Fight fans were glad too, considering the UFC 128 bout with Barboza won a much deserved “Fight of the Night” award. It’s no surprise Njokuani’s exciting Muay Thai style has made him a fan favorite, but one particular fanbase has been steadily growing which has a very special meaning for him.
“I have noticed a lot of Nigerians have contacted me on Facebook and on Twitter,” explains Njokuani about his popularity with his native countrymen. “Even when I see them out in public they surprise me and know who I am. Just a couple months ago, I met some Nigerian friends at a hotel and we took pictures. They were very happy that there was a person like them out there doing what I was doing and they were very proud of me. It's an extremely warm feeling hearing that from my people. I'm very happy that I'm doing something like this for them and spreading the name out there for Nigeria.”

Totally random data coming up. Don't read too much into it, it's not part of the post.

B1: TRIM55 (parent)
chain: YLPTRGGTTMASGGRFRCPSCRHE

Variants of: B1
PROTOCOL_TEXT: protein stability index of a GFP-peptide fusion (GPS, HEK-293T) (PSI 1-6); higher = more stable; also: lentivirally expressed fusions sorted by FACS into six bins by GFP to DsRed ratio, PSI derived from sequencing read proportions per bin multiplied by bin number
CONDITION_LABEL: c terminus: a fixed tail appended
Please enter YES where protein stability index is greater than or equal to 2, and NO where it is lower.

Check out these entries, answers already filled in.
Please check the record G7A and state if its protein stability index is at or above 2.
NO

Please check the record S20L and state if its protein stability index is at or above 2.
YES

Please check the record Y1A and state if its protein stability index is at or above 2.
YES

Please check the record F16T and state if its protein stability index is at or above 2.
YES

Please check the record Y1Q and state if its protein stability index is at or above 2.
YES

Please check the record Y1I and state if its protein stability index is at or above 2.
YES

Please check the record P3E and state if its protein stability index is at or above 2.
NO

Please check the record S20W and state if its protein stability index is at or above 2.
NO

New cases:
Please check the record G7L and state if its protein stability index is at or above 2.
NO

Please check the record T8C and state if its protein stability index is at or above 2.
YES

For the third time in 2011, “The Assassin” will take to the cage and this time it will be against a fellow WEC veteran: Danny Castillo. On December 30th at UFC 141, Njokuani faces an unyielding wrestler who has shown a growing proficiency with his standup in the 12-4 Castillo. This will be the fourth Octagon appearance this year alone for “Last Call,” including November 19th’s first round TKO drubbing of Shamar Bailey. The in-shape and motivated Castillo stepped in for Njokuani’s original opponent, Ramsey Nijem, who pulled out due to injury.
“Danny Castillo is an extremely strong and tough wrestler,” says Njokuani. “He comes from one of the best fight teams, so I know he’s going to bring it. But putting on a good show and putting on a good performance is the most important thing I look at. The person who I'm fighting is more about what I want to give to the crowd. I'm going in there to play my own game and I’ll be different than his other opponents and I'm happy to get a knockout or a decision.”